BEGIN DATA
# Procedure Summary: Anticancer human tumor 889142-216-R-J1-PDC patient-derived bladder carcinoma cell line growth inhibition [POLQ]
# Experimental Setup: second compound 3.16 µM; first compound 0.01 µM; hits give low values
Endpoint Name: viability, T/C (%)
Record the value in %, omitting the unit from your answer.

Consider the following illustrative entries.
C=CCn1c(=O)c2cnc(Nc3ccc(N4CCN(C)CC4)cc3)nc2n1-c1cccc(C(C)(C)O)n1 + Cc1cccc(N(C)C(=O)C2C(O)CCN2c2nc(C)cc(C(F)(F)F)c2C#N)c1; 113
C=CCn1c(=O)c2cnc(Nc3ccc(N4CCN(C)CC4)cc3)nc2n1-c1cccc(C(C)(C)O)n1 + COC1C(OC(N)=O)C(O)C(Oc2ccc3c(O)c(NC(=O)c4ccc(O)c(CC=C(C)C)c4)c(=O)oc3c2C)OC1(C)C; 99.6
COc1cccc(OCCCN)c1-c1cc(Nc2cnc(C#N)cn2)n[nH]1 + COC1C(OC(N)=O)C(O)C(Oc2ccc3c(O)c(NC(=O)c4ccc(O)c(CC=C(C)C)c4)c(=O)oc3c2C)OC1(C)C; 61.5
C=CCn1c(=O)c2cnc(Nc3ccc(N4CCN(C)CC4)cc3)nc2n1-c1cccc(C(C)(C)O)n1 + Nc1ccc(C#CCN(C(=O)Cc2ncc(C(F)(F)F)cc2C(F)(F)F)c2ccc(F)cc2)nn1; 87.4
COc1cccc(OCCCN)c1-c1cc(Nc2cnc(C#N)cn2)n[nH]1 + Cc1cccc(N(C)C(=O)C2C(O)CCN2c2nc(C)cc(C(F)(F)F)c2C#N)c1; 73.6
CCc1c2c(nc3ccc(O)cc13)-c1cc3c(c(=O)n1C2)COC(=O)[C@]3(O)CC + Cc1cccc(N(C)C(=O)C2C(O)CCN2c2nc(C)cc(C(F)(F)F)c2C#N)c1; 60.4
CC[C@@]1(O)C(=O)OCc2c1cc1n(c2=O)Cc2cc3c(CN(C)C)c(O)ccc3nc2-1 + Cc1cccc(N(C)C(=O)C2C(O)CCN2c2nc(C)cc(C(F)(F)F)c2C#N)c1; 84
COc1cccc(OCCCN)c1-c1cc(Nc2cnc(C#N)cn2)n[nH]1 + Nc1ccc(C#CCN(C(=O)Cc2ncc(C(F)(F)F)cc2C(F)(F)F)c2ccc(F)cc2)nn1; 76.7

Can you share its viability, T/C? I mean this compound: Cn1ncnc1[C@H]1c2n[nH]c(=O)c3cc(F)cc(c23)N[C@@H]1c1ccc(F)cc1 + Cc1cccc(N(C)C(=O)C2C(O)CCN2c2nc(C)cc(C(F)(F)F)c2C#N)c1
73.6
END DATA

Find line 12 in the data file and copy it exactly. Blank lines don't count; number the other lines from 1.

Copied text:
CC[C@@]1(O)C(=O)OCc2c1cc1n(c2=O)Cc2cc3c(CN(C)C)c(O)ccc3nc2-1 + Cc1cccc(N(C)C(=O)C2C(O)CCN2c2nc(C)cc(C(F)(F)F)c2C#N)c1; 84